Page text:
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The Belding bowl: It's not just an award, it's an engraved cereal dish. Put one on your head, and you look like a shining Celtic warrior.

Just don't use one to try to get a job.

Myra, the bogus headhunter created by BBDO West to promote the Ad Club of L.A.'s annual Belding awards, contended that winning a Belding bowl could increase a creative type's annual salary by $50,000. But local ad execs disagree.

Actually, few people outside of Los Angeles seem to know that Belding is anything other than the name that comes after Foote and Cone.

At the April 1 awards show, BBDO chief David Lubars spent several minutes at the podium complaining about the limited nature of the Belding show. Lubars urged local advertising executives to work toward creating a much larger event that would allow agencies up and down the West Coast which really just means in L.A., San Francisco and Portland to compete with each other.

It sounded like a rerun of comments made by TBWA Chiat/Day Inc. creative director Lee Clow at the previous year's event. In fact, after winning this year's Sweepstakes award, Clow got up and reiterated Lubars' comments.

"I think that because (the ad clubs in L.A., San Francisco and Portland) each do these little local shows, that are pretty provincial. I don't think this part of the country is getting the attention it deserves," Clow told the Business Journal last week.

A West Coast awards show would attract more publicity than the Beldings and bring more prestige to the winners, he said.

But even though many of the most important ad execs in Los Angeles have been stumping on this issue for over a year, the sound and fury has had little effect.

Ad Club of Los Angeles President Bonnie Barush-Barnes promised Clow that she would work on merging the three West Coast award shows as soon as she took office. Her efforts were concentrated on the Advertising Club of San Francisco, which is holding its awards event, the San Francisco Show, on April 24.

They turned her down. Not only did they reject the idea of merging their event with L.A.'s, they also opposed Barush-Barne's suggestion of creating a satellite hookup so that the two shows could go on simultaneously in Los Angeles and San Francisco.

"I said, 'It's a shame you're so afraid of the competition,'" Barush-Barnes said.

That's not quite the way Greg Stern, president of Butler, Shine & Stern and also president of the Ad Club of San Francisco, sees it.

"I can see what (merging the shows) does for Los Angeles, and I can see what it does for Portland. But what does it do for San Francisco?" Stern asks.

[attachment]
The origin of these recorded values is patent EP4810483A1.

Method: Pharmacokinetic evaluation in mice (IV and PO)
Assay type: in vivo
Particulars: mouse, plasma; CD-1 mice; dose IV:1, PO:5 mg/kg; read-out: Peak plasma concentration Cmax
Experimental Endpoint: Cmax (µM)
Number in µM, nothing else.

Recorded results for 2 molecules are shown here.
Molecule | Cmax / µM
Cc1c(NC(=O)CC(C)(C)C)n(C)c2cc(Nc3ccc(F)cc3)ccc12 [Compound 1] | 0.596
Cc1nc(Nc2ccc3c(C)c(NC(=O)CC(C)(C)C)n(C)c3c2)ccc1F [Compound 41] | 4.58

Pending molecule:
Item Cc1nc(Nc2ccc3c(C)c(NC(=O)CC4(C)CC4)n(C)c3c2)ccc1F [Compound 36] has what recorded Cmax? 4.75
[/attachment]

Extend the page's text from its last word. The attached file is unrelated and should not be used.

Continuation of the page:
Unlike Los Angeles, which Stern contends is dominated by two or three giant agencies, San Francisco "has a greater distribution of creative talent," Stern said.

So, you mean San Francisco agencies are too small to take on the L.A. powerhouses?

Not at all, Stern said. San Francisco agencies are already so creative and competitive that they don't need additional competition from Los Angeles and Portland in order for the local show to be meaningful, he contends. Further, if San Francisco agencies want to compete with L.A. and Portland, they can do so in national awards competitions such as the Addys, the American Advertising Federation awards, he said.

"The point is, we feel like we have a strong entry pool of creative work. It's not like we need it enhanced," Stern said.

Hmm. Can you say poulet? El pollo?

Actually, Barush-Barnes thinks San Francisco's Ad Club just doesn't want to lose the income it takes in from its annual show.

In Los Angeles, the Belding awards don't represent a large percentage of the Ad Club's annual income, club officials say. Ad Club treasurer Richard Zien won't say how much money the show takes in, but considering that the club sold 850 tickets at $125 a seat for members and $140 for non-members, you can do the math although Zien says there are so many expenses involved that most of the profits are eaten away.

Stern also declines to reveal income figures for the San Francisco Show, but he denied that money is a factor. The club would likely take in just as much if the shows were merged, especially if it were done via satellite, he said.

Stern still doesn't rule out the possibility that San Francisco might eventually merge its show with L.A.'s. The idea was simply presented too late to change plans for this year's show, he said.

Meanwhile, farther north, the folks in Portland say they'd be happy to consider combining their show with L.A. and San Francisco, but no one has approached them with the idea.

"Portland, I think, would certainly stand to gain from something like that," said Kim Schwabauer, executive director of the Portland Advertising Federation, which puts on the Rosey Awards (so-named because Portland calls itself the City of Roses) every September.

Her only concern would be maintaining a local show for Portland's smaller agencies, she said, but there's no reason the large shops like Wieden & Kennedy couldn't participate in two West Coast shows.

Clow says a merged show will only become a reality if he and other local executives work harder to make it happen. Even so, he's afraid that too many agencies both in San Francisco and here at home are afraid of the idea.

"I'm beginning to think it's all futile, because (the L.A. and San Francisco ad clubs) are both so provincial and political," Clow said.

Dan Turner is a staff reporter for the Los Angeles Business Journal who covers the marketing, entertainment and media industries.

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